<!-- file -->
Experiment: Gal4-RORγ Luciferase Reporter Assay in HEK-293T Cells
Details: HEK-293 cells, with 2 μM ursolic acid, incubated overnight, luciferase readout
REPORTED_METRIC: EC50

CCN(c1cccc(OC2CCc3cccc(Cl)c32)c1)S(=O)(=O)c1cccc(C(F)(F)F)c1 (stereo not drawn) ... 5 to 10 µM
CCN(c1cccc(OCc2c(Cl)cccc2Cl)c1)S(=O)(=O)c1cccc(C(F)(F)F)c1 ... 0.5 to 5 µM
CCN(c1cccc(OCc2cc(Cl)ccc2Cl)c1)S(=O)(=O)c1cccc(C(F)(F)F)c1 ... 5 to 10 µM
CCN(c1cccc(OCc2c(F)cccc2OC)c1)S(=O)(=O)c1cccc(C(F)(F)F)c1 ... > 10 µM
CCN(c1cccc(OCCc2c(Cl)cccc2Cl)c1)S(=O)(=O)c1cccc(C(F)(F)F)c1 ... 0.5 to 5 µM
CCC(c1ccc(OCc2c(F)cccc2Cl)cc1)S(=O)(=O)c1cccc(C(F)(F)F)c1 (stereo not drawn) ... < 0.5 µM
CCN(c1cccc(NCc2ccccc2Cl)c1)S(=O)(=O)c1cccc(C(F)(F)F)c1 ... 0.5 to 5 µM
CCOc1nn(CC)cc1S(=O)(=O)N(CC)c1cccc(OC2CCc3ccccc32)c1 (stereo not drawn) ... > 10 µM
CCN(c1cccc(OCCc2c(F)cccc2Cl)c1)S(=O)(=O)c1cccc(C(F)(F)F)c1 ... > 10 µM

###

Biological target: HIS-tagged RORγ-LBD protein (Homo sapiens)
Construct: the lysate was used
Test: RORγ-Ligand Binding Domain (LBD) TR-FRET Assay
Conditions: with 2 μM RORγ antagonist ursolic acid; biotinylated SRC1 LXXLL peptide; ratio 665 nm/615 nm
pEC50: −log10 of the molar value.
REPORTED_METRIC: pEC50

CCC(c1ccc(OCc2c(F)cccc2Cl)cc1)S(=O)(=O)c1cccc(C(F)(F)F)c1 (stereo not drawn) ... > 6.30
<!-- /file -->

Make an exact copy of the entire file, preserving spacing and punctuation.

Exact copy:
Experiment: Gal4-RORγ Luciferase Reporter Assay in HEK-293T Cells
Details: HEK-293 cells, with 2 μM ursolic acid, incubated overnight, luciferase readout
REPORTED_METRIC: EC50

CCN(c1cccc(OC2CCc3cccc(Cl)c32)c1)S(=O)(=O)c1cccc(C(F)(F)F)c1 (stereo not drawn) ... 5 to 10 µM
CCN(c1cccc(OCc2c(Cl)cccc2Cl)c1)S(=O)(=O)c1cccc(C(F)(F)F)c1 ... 0.5 to 5 µM
CCN(c1cccc(OCc2cc(Cl)ccc2Cl)c1)S(=O)(=O)c1cccc(C(F)(F)F)c1 ... 5 to 10 µM
CCN(c1cccc(OCc2c(F)cccc2OC)c1)S(=O)(=O)c1cccc(C(F)(F)F)c1 ... > 10 µM
CCN(c1cccc(OCCc2c(Cl)cccc2Cl)c1)S(=O)(=O)c1cccc(C(F)(F)F)c1 ... 0.5 to 5 µM
CCC(c1ccc(OCc2c(F)cccc2Cl)cc1)S(=O)(=O)c1cccc(C(F)(F)F)c1 (stereo not drawn) ... < 0.5 µM
CCN(c1cccc(NCc2ccccc2Cl)c1)S(=O)(=O)c1cccc(C(F)(F)F)c1 ... 0.5 to 5 µM
CCOc1nn(CC)cc1S(=O)(=O)N(CC)c1cccc(OC2CCc3ccccc32)c1 (stereo not drawn) ... > 10 µM
CCN(c1cccc(OCCc2c(F)cccc2Cl)c1)S(=O)(=O)c1cccc(C(F)(F)F)c1 ... > 10 µM

###

Biological target: HIS-tagged RORγ-LBD protein (Homo sapiens)
Construct: the lysate was used
Test: RORγ-Ligand Binding Domain (LBD) TR-FRET Assay
Conditions: with 2 μM RORγ antagonist ursolic acid; biotinylated SRC1 LXXLL peptide; ratio 665 nm/615 nm
pEC50: −log10 of the molar value.
REPORTED_METRIC: pEC50

CCC(c1ccc(OCc2c(F)cccc2Cl)cc1)S(=O)(=O)c1cccc(C(F)(F)F)c1 (stereo not drawn) ... > 6.30